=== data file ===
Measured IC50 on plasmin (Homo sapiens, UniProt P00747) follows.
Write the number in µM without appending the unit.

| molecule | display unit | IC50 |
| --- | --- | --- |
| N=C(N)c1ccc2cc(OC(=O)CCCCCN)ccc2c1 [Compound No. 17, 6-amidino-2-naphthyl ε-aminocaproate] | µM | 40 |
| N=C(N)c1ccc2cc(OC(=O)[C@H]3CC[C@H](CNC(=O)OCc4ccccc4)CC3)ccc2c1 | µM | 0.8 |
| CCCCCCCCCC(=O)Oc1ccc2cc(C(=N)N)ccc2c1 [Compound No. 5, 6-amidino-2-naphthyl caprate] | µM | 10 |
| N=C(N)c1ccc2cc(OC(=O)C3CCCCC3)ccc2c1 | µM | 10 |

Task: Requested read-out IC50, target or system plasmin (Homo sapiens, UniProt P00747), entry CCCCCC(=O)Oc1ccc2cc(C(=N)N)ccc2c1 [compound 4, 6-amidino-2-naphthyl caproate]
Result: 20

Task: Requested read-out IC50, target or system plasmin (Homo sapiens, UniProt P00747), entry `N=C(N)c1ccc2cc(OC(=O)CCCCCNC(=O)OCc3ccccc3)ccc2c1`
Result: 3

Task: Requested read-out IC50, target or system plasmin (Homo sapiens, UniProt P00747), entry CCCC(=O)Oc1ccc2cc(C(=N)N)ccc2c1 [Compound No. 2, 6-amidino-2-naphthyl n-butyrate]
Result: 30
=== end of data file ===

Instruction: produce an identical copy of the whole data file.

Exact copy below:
Measured IC50 on plasmin (Homo sapiens, UniProt P00747) follows.
Write the number in µM without appending the unit.

| molecule | display unit | IC50 |
| --- | --- | --- |
| N=C(N)c1ccc2cc(OC(=O)CCCCCN)ccc2c1 [Compound No. 17, 6-amidino-2-naphthyl ε-aminocaproate] | µM | 40 |
| N=C(N)c1ccc2cc(OC(=O)[C@H]3CC[C@H](CNC(=O)OCc4ccccc4)CC3)ccc2c1 | µM | 0.8 |
| CCCCCCCCCC(=O)Oc1ccc2cc(C(=N)N)ccc2c1 [Compound No. 5, 6-amidino-2-naphthyl caprate] | µM | 10 |
| N=C(N)c1ccc2cc(OC(=O)C3CCCCC3)ccc2c1 | µM | 10 |

Task: Requested read-out IC50, target or system plasmin (Homo sapiens, UniProt P00747), entry CCCCCC(=O)Oc1ccc2cc(C(=N)N)ccc2c1 [compound 4, 6-amidino-2-naphthyl caproate]
Result: 20

Task: Requested read-out IC50, target or system plasmin (Homo sapiens, UniProt P00747), entry `N=C(N)c1ccc2cc(OC(=O)CCCCCNC(=O)OCc3ccccc3)ccc2c1`
Result: 3

Task: Requested read-out IC50, target or system plasmin (Homo sapiens, UniProt P00747), entry CCCC(=O)Oc1ccc2cc(C(=N)N)ccc2c1 [Compound No. 2, 6-amidino-2-naphthyl n-butyrate]
Result: 30